Why Blackhawks felt a weight lifted off their shoulders in much-needed victory over Flyers

As Artem Anisimov’s power-play rebound found its way into the Philadelphia Flyers net on Wednesday night the United Center erupted, drowning out the sound of the massive burden dropping from the Blackhawks’ shoulders.

“It’s the big weight lifted off your shoulders,” said Cody Franson, whose shot led to that goal. “Guys are a little more relaxed, getting back to what made us successful.”

This big reaction off one goal may seem overblown, and perhaps in hindsight it’ll be considered as such. But for a Blackhawks team that was struggling to score in pretty much any fashion but especially on the power play, Wednesday night’s 3-0 victory was a relief.

They snapped an 0-for-18 power-play slump and it led to more fast, with Jonathan Toews scoring just 20 seconds after Anisimov. Power-play troubles snapped, losing streak snapped, a big wave of frustration snapped.

‘It’s more relief. Something dropped from our shoulders when we scored that goal,” said Anisimov, who scored his third goal in as many games. “We just need to keep building off that. Just play simple, like that play. Pass over, shoot, rebound. Easy, you know?”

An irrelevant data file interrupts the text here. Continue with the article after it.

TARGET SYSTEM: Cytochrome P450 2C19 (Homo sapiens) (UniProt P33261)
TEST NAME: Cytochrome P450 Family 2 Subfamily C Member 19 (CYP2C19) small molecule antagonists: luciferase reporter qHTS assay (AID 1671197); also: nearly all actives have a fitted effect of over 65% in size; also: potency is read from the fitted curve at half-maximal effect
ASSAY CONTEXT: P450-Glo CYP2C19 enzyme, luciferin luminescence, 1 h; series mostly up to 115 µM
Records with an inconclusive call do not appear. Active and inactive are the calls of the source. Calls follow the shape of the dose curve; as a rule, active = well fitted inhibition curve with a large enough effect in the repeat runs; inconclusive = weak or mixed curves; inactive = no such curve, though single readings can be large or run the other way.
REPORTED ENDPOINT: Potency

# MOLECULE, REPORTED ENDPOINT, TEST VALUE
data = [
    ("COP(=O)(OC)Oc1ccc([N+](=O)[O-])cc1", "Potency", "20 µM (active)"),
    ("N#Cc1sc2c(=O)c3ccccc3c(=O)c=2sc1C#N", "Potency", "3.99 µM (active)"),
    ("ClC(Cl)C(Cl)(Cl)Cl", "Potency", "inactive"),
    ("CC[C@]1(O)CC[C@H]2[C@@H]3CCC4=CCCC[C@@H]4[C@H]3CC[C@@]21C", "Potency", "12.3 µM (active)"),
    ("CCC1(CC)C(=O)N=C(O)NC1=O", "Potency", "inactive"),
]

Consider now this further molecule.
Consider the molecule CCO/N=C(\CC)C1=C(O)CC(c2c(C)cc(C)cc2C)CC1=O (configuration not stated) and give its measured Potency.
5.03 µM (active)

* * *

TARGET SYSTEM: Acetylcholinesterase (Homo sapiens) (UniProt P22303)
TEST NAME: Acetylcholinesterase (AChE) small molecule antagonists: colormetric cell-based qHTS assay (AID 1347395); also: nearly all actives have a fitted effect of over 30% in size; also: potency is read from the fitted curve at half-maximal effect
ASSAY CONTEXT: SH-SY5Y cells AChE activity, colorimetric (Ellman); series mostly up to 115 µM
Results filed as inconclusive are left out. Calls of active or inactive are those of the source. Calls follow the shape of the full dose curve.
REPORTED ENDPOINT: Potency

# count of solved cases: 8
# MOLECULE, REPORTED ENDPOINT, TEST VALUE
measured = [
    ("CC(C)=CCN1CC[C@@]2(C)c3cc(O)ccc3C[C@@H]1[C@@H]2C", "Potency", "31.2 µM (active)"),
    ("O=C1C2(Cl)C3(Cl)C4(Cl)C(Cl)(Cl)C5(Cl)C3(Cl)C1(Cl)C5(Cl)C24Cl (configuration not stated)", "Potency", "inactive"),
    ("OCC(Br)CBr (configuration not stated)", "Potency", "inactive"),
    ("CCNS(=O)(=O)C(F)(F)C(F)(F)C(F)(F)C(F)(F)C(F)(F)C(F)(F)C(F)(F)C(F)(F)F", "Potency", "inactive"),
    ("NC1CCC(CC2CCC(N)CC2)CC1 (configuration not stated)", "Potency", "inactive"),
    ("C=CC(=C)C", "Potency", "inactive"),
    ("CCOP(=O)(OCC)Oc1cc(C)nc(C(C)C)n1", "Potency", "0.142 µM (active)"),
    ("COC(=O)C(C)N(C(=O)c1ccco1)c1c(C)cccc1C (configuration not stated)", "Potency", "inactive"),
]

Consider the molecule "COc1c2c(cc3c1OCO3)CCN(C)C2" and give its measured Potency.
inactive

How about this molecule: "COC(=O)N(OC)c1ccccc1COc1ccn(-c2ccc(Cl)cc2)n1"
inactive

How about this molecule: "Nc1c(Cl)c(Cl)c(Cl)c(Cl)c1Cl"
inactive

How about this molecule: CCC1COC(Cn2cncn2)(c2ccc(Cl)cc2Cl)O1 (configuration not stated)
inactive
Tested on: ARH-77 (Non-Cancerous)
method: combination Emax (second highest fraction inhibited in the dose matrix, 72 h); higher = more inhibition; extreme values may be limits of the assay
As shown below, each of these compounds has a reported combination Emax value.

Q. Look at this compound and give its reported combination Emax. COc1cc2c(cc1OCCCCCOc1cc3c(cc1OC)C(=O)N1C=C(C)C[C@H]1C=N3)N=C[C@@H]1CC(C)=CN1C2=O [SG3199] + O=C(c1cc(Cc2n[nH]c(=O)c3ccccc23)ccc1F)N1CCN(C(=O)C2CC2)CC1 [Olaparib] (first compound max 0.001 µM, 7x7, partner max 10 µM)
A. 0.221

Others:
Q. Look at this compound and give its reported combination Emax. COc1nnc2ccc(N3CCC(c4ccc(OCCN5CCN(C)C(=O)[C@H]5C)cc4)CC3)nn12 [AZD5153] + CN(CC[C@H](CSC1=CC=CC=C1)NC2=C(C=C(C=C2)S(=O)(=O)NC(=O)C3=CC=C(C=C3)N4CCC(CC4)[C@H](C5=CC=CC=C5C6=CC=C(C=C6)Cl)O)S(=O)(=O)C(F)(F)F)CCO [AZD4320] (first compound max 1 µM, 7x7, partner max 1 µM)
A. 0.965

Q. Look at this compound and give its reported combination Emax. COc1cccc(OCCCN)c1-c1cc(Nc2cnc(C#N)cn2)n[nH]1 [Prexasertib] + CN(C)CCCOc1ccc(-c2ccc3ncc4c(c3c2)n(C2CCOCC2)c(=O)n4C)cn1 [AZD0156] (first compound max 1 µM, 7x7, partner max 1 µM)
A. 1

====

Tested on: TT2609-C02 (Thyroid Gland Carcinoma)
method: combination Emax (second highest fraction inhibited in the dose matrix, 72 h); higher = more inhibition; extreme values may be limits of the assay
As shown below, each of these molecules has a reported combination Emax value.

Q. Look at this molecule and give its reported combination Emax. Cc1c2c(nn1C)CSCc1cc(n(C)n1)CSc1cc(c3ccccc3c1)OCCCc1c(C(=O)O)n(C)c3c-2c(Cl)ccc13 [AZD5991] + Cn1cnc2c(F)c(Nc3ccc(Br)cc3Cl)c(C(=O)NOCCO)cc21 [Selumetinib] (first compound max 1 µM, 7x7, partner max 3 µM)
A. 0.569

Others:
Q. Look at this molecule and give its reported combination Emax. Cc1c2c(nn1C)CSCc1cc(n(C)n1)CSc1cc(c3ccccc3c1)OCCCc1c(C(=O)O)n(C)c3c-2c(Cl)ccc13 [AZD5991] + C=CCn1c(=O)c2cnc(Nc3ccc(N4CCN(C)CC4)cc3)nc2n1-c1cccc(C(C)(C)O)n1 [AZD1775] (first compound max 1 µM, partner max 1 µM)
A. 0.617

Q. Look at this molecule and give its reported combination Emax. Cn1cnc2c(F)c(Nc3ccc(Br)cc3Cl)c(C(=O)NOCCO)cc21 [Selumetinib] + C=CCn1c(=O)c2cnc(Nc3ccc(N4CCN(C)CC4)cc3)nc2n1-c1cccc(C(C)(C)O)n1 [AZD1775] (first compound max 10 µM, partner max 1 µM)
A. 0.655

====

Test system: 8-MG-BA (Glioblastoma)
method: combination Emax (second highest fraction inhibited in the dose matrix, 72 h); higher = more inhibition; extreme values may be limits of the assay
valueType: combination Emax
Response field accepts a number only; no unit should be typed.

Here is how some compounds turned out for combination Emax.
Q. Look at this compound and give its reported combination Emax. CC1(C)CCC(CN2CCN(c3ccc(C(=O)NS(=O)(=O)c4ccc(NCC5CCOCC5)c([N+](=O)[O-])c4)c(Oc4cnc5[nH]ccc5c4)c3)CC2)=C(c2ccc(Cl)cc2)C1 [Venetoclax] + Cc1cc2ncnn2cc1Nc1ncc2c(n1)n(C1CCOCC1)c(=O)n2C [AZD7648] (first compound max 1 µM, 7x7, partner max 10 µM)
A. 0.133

Anisimov laughed after saying that but the mood was definitely lighter on Wednesday night. It was a heavy early week for the Blackhawks, who were coming off a three-game losing streak and an angry close-of-practice talk from coach Joel Quenneville on Tuesday.

“I think it was a little bit of everything. Our first couple of power plays had some decent looks and [we did] the right thing on that one: get it to the net, traffic, get the rebound and get rewarded,” Quenneville said. “We obviously needed a power-play goal and that helped a little bit of confidence as we went along offensively.”

The Blackhawks didn’t do a complete 180 off their latest batch of games on Wednesday. They still gave up a lot of quality chances – credit Corey Crawford, whose 35-stop performance ensured that Anisimov’s goal would be the winning one. But the Blackhawks needed a positive. They needed a spark. They needed a power-play goal. Weights lifted.

“With this group, we never really freak out. We don’t lose our mind. It’s early in the season. You want to gain ground but you don’t want to create something that’s not really there,” said Corey Crawford, whose 35-stop performance made that power-play goal the game winner. “You’ve just come back and keep playing. you gotta stick with it. You can’t let a streak like that affect you and make it worse. We’re fine, we know how to play hockey, and we’ve just gotta keep going.”

Quenneville lights fire with heated 'let's go' message after ice cold stretch

Quenneville lights fire with heated 'let's go' message after ice cold stretch